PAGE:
Only as many as you want to. According to EMDR originator Francine Shapiro, “with other forms of therapy, you have to describe the memories in detail. With EMDR therapy, that’s not necessary. The client says as much or as little as they want to. As a matter of fact, in many instances, you can do it content free…”, http://www.psychotherapy.net/interview/francine-shapiro-emdr
In EMDR therapy, once processing has begun, the therapist actually says very little. The only thing required from the client is some kind of cue letting the therapist know that things are moving in the direction the client has chosen. An EMDR therapist intentionally gets out of the way of the client’s ability to move through the pertinent material, allowing connections to be made internally and realized by the client for the best healing experience.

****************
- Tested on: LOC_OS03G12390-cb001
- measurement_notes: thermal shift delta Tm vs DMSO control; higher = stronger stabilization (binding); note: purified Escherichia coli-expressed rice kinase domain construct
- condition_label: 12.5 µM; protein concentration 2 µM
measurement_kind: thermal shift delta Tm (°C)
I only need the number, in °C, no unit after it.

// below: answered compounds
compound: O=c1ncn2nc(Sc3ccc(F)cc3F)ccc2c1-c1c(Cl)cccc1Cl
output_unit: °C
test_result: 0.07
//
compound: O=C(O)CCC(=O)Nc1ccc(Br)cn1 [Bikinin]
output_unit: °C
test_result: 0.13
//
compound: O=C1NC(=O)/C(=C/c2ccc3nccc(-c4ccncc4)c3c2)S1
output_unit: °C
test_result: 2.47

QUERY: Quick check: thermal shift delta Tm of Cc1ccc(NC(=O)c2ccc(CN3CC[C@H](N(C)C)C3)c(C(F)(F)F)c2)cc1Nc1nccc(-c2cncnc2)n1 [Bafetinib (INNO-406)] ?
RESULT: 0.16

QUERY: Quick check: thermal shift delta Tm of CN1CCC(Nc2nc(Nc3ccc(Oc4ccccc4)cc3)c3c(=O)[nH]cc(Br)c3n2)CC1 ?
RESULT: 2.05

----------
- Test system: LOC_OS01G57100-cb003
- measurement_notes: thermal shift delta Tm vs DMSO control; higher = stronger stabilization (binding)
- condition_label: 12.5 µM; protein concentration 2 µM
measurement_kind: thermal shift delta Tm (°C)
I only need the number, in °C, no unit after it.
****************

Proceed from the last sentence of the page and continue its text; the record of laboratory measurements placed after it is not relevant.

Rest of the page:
For me, one of the best parts of doing EMDR with a patient is watching the client’s face as the change takes place. Seeing that liberation from such deep pain and fear to a new place that is peaceful and empowering is quite remarkable.